const next = child.getBoundingClientRect();

  if (key in origins.current) {
    const previous = origins.current[key];
    const delta = getDelta(previous, next);
    if (!isZero(delta)) {
      invert(delta, child);
    }
  }
}

Stuff that figures out the differences:

const getDelta = (start: Rect, target: Rect) => ({
  top: start.top - target.top,
  left: start.left - target.left,
  width: start.width / target.width,
  height: start.height / target.height
});

const isZero = (delta: Rect) =>
  delta.left === 0 &&
  delta.top === 0 &&
  delta.width === 1 &&
  delta.height === 1;

I wanted to show that the actual logic that performs the inversion can vary. For this particular example, I used CSS transform:

const invert = (delta: Rect, elem: HTMLElement) => {
  elem.style.transform = `translate(${delta.left}px, ${delta.top}px)`;
  elem.style.transition = `transform 0s`;
};

Play

The final piece of the puzzle is controlled by this code:

requestAnimationFrame(() => {
  play(child);
});

Again, the play function is abstracted since there are multiple ways to go about it. I stuck to my guns with CSS transform because I used that in the invert step.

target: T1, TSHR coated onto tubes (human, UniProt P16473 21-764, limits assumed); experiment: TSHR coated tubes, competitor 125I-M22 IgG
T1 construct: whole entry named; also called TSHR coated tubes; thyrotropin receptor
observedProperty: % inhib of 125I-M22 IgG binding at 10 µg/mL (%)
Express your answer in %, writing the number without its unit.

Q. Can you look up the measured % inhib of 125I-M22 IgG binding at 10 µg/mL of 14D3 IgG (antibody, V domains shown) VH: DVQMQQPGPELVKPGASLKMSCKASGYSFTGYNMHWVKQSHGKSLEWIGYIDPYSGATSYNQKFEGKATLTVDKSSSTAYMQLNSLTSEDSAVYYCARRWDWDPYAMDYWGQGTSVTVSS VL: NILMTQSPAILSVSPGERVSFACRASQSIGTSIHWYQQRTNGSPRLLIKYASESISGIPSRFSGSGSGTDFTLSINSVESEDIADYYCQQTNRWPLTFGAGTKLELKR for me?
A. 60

const play = (elem: HTMLElement) => {
  elem.style.transform = ``;
  elem.style.transition = `transform 300ms ease`;
};

Technicalities

requestAnimationFrame

Note the requestAnimationFrame call in the Play step - we need this so that the Invert applied to the DOM can be processed by the browser. This is necessary if you choose CSS transition as your means of animating.

In case of the Web Animations API or Anime.js, it's not needed. Moreover, you can then roll invert and play into a single function e.g.

const invertAndPlay = (delta: Rect, elem: HTMLElement) => {
  elem.animate(
    [
      {
        transform: `translate(${delta.left}px, ${delta.top}px)`
      },
      {
        transform: `none`
      }
    ],
    { duration: 300 }
  );
};

useLayoutEffect

From the React hooks documentation:

The signature is identical to useEffect, but it fires synchronously after all DOM mutations. Use this to read layout from the DOM and synchronously re-render. Updates scheduled inside useLayoutEffect will be flushed synchronously, before the browser has a chance to paint.

You can see how this hook lets you access to the DOM in a perfect moment for the Invert step. In theory useEffect can be used here too, but it's unreliable, especially in situations when things are being added/removed from lists.

Avoiding animation on first render

This depends on the situation and is a matter of personal taste, but usually I don't like things to transition on first render. For me animation must enhance the experience and not slow you down from getting the information you want. An example to the contrary would be a landing page with a beautifully orchestrated opening sequence.